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(Fred Lum)
(Fred Lum)

Gloomy investing books are everywhere. It must be time to buy Add to ...

Investment letter writer and money manager Tony Boeckh may have stumbled onto one of the most exotic contrary indicators yet: tracking the number of new doom and gloom books about the stock market.

Mr. Boeckh used this indicator in a recently penned note to clients outlining why he thinks the many pundits contending that we’re mired in a long-term bear market have got it all wrong.

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One of Mr. Boeckh’s claims is that the majority of stock seers are currently bearish, and the consensus view is typically incorrect because it’s likely to be already reflected in prices and therefore not much use for making money. To make decent profits, investors have to do something difficult: break from what the herd is thinking, and do the opposite.

But that leaves the thorny call of determining the consensus view. Hence his trip to book stores (both of the online and bricks and mortar variety) to look for clues.

Mr. Boeckh, who hails from Montreal and formerly was associated with BCA Research, the well-regarded market forecasting firm, analyzed current business book offerings and found titles with doomster leanings outnumbered those with an optimistic tilt by a staggering 61 to five.

“Our first reaction on seeing this overwhelmingly disproportionate number of bearish titles was to think of some past episodes which marked a major reversal of received economic and investment wisdom,” he said. Among them were the call in the late 1980s on how we should all become more like the Japanese, just before Japan crashed, and the late 1990s, when everyone thought technology was going to change the world and people should load up on Nortel. We all know what happened next: the tech bubble burst.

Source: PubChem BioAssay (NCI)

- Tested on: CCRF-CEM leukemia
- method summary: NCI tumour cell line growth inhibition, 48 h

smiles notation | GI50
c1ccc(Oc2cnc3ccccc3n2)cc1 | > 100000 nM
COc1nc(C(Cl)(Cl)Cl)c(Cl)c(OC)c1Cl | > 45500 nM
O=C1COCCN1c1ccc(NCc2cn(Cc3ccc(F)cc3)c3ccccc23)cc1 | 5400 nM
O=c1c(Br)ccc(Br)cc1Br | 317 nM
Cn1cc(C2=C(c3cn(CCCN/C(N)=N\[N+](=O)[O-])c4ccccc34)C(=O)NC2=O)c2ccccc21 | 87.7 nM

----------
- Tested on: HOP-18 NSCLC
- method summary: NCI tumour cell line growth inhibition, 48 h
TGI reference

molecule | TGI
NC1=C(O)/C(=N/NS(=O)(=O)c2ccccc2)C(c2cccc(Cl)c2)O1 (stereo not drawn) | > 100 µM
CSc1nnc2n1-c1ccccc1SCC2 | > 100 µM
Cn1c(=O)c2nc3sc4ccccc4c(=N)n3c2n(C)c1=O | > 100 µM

Here is a sampling of current titles: “The Great Crash Ahead: Strategies for a World Turned Upside Down”; “The Aftershock Investor: A Crash Course in Staying Afloat in a Sinking Economy”; “The Real Crash: America’s Coming Bankruptcy -- How to Save Yourself and Your Country”; “Never Buy Another Stock Again”; and my personal favourite: “The Moron’s Guide to Global Collapse.”

Mr. Boeckh’s conclusion: to get so many bearish titles dominating book sales, a trend has to be long established and people must be “traumatized and disillusioned with economic and financial prospects.” It sounds pretty convincing to us at Inside the Market that investors should look at the book titles and be doing the opposite.

Mr. Boeckh, by the way, figures the stock market bottom in 2009 marked the beginning of a long-term bull market. That doesn’t mean there can’t be further sell offs, but he thinks the underlying trend is for higher prices and investors should position themselves accordingly, with holdings of quality companies with good balance sheets.

So forget about being a moron and worrying about the coming global collapse. Mr. Boeckh says quality stocks “will continue to be the premier asset class to protect and enhance wealth positions over the long run.”

 
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